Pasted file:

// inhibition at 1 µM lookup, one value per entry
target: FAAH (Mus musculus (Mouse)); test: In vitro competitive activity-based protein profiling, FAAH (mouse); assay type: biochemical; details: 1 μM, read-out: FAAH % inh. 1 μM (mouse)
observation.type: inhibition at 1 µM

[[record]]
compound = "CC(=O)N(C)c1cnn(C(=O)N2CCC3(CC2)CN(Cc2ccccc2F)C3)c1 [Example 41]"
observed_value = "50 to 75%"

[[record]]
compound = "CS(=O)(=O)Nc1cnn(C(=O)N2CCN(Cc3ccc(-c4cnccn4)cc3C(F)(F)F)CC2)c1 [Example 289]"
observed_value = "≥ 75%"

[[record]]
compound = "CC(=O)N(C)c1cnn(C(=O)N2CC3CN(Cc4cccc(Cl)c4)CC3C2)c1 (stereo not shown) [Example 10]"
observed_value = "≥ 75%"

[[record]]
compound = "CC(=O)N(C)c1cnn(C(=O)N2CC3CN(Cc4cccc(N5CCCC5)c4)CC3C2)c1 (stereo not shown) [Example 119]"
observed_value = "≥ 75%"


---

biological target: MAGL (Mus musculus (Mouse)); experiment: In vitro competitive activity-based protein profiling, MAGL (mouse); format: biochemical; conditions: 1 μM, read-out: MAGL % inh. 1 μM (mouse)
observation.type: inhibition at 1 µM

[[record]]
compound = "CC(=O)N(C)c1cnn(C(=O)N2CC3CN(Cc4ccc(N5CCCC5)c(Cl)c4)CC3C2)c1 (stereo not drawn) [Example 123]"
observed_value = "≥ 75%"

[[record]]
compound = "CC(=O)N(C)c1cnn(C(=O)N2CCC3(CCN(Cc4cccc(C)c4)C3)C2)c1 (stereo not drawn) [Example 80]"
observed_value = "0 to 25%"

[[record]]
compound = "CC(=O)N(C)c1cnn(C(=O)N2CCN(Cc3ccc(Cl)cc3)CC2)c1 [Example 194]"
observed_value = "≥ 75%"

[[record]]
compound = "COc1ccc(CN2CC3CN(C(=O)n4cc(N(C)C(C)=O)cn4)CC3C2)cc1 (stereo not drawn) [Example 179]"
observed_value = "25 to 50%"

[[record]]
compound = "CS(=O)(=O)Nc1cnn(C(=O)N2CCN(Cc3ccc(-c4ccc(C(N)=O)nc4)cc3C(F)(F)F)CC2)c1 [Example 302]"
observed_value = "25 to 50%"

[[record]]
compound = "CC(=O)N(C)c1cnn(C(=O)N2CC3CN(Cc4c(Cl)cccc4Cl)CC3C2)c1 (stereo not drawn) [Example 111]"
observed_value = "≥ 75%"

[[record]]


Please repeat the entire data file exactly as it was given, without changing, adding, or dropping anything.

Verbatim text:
// inhibition at 1 µM lookup, one value per entry
target: FAAH (Mus musculus (Mouse)); test: In vitro competitive activity-based protein profiling, FAAH (mouse); assay type: biochemical; details: 1 μM, read-out: FAAH % inh. 1 μM (mouse)
observation.type: inhibition at 1 µM

[[record]]
compound = "CC(=O)N(C)c1cnn(C(=O)N2CCC3(CC2)CN(Cc2ccccc2F)C3)c1 [Example 41]"
observed_value = "50 to 75%"

[[record]]
compound = "CS(=O)(=O)Nc1cnn(C(=O)N2CCN(Cc3ccc(-c4cnccn4)cc3C(F)(F)F)CC2)c1 [Example 289]"
observed_value = "≥ 75%"

[[record]]
compound = "CC(=O)N(C)c1cnn(C(=O)N2CC3CN(Cc4cccc(Cl)c4)CC3C2)c1 (stereo not shown) [Example 10]"
observed_value = "≥ 75%"

[[record]]
compound = "CC(=O)N(C)c1cnn(C(=O)N2CC3CN(Cc4cccc(N5CCCC5)c4)CC3C2)c1 (stereo not shown) [Example 119]"
observed_value = "≥ 75%"


---

biological target: MAGL (Mus musculus (Mouse)); experiment: In vitro competitive activity-based protein profiling, MAGL (mouse); format: biochemical; conditions: 1 μM, read-out: MAGL % inh. 1 μM (mouse)
observation.type: inhibition at 1 µM

[[record]]
compound = "CC(=O)N(C)c1cnn(C(=O)N2CC3CN(Cc4ccc(N5CCCC5)c(Cl)c4)CC3C2)c1 (stereo not drawn) [Example 123]"
observed_value = "≥ 75%"

[[record]]
compound = "CC(=O)N(C)c1cnn(C(=O)N2CCC3(CCN(Cc4cccc(C)c4)C3)C2)c1 (stereo not drawn) [Example 80]"
observed_value = "0 to 25%"

[[record]]
compound = "CC(=O)N(C)c1cnn(C(=O)N2CCN(Cc3ccc(Cl)cc3)CC2)c1 [Example 194]"
observed_value = "≥ 75%"

[[record]]
compound = "COc1ccc(CN2CC3CN(C(=O)n4cc(N(C)C(C)=O)cn4)CC3C2)cc1 (stereo not drawn) [Example 179]"
observed_value = "25 to 50%"

[[record]]
compound = "CS(=O)(=O)Nc1cnn(C(=O)N2CCN(Cc3ccc(-c4ccc(C(N)=O)nc4)cc3C(F)(F)F)CC2)c1 [Example 302]"
observed_value = "25 to 50%"

[[record]]
compound = "CC(=O)N(C)c1cnn(C(=O)N2CC3CN(Cc4c(Cl)cccc4Cl)CC3C2)c1 (stereo not drawn) [Example 111]"
observed_value = "≥ 75%"

[[record]]